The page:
Of all the robot family, give me the cobot. It’s short for ‘collaborative robot’; not to be confused with its distant cousin, the autonomous robot.
Really, the word ‘cobot’ doesn't mean anything to you? But the trend towards cobots has been growing over the last decade and has crept into our private and business lives under the radar. You can think of your car GPS as a small-scale cobot that has taken the place of roadmaps, for example. In the same way, the smartphone apps you use to be more productive or plan your work are a simple forms of cobot.
As genuine personal assistants, cobots are therefore primarily work and support tools designed to optimize quality, boost productivity and/or improve safety. Including in factories.
A new kind of colleague
These collaborative robots are now invading the worlds of manufacturing, the oil industry and applied sciences. And within the next half decade, they’ll even be working alongside the majority of company employees. A colleague that’s a cobot? Highly likely, and it's coming soon. According to the newly published World Robotics 2020 - Industrial Robots report, there are currently 2.7 million industrial robots at work today in factories worldwide. Among this total, cobot installations increased by 11%. The market may still be in its infancy, but it is nevertheless attracting a great deal of interest from industry, which sees these new types of ‘colleagues’ as improving safety. This is the case in the nuclear industry, for example, where cobots handle highly toxic substances instead of human operators.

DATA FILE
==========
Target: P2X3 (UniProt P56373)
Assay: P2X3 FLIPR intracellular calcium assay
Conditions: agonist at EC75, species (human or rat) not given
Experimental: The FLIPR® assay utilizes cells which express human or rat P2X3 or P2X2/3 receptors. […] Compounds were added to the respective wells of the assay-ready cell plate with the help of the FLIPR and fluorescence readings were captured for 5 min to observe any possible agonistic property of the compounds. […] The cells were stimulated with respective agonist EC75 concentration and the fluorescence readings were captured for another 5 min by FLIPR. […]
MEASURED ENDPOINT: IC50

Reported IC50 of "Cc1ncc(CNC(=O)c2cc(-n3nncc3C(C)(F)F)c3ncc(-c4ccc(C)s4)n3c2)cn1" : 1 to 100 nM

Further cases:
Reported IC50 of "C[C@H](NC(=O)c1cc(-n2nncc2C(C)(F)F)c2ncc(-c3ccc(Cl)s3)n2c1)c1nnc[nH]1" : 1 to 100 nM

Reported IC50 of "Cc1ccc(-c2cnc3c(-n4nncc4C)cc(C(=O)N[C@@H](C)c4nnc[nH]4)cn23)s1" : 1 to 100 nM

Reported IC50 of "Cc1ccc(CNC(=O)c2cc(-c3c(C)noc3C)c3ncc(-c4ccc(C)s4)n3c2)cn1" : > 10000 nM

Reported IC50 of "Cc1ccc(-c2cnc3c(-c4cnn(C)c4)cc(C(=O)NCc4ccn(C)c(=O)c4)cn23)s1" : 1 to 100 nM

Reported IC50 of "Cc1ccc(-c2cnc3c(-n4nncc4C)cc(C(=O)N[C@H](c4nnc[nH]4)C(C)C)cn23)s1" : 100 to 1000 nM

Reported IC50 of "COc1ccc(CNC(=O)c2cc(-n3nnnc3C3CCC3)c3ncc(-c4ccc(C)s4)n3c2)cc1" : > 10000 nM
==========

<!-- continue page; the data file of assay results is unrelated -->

Instead of humans? Yes, but only for repetitive, time-consuming and low value-added tasks
So cobots are there to lend a hand to teams and help them with their most arduous tasks. Handling heavy loads, carrying out repetitive movements, taking samples... The Slimwool project in Saint-Gobain production plants uses this human/robot collaboration. Commissioned in February this year at the Lucens plant in Switzerland, this model employee takes samples of glass wool at regular intervals to measure their performance. “Our cobot rationalizes the work of the operators, and allows us to take more measurements and samples, especially at night,” explains project leader François Decrocq.
Thanks to this new team member, everyone is now free to refocus on their core skills and/or on higher value-added tasks. But to reach this stage, the cobot had to be ‘taught’ to handle the sample on the basis of weight and density to avoid damaging it. As a good student, the cobot has also ‘learned’ to move within a defined perimeter.
Humans and machines sharing work?
Discreet and competent, small cobots therefore boost production plant productivity and relieve teams of low-reward tasks. Depending on the physical demands of the tasks involved, cobots can also help to reduce occupational accidents and even prevent the development of musculoskeletal disorders. That’s the role of the exoskeletons we hear so much about, which literally extend the operator's body, amplify physical effort or optimize precise movements.
In this sense, the cobot marks a truly pivotal point in technology by enabling humans and machines to share the work.
It also gives us the opportunity to reconsider the role of humans within the organization. Not only their place, but also the work they do and how interesting that work is. Do operators keep control of their key skills? Do cobots bring meaning back into work? Can they release you to focus on more rewarding tasks?
There’s no shortage of questions, and managers must weigh up the pros and cons when encouraging their teams to embrace this technology. The best way is to involve them in this management of change, working with them to identify the point at which cobots become appropriate.
One thing is certain: they may relieve humans of arduous tasks, help us, remove risks and never get tired... But cobots cannot replace us.
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